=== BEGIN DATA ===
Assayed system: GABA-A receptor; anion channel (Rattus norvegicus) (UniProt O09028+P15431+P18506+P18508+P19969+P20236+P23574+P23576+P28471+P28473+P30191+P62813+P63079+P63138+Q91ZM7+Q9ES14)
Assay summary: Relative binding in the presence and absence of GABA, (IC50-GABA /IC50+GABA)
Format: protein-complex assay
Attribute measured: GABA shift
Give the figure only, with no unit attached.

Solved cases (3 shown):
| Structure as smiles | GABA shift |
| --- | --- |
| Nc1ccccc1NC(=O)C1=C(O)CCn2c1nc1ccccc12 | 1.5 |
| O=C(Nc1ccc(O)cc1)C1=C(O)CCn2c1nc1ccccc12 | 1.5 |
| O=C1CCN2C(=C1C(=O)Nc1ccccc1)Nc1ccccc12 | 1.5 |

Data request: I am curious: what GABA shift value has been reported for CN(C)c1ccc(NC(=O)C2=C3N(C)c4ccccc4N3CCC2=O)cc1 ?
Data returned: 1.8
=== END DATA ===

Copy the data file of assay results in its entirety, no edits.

Assayed system: GABA-A receptor; anion channel (Rattus norvegicus) (UniProt O09028+P15431+P18506+P18508+P19969+P20236+P23574+P23576+P28471+P28473+P30191+P62813+P63079+P63138+Q91ZM7+Q9ES14)
Assay summary: Relative binding in the presence and absence of GABA, (IC50-GABA /IC50+GABA)
Format: protein-complex assay
Attribute measured: GABA shift
Give the figure only, with no unit attached.

Solved cases (3 shown):
| Structure as smiles | GABA shift |
| --- | --- |
| Nc1ccccc1NC(=O)C1=C(O)CCn2c1nc1ccccc12 | 1.5 |
| O=C(Nc1ccc(O)cc1)C1=C(O)CCn2c1nc1ccccc12 | 1.5 |
| O=C1CCN2C(=C1C(=O)Nc1ccccc1)Nc1ccccc12 | 1.5 |

Data request: I am curious: what GABA shift value has been reported for CN(C)c1ccc(NC(=O)C2=C3N(C)c4ccccc4N3CCC2=O)cc1 ?
Data returned: 1.8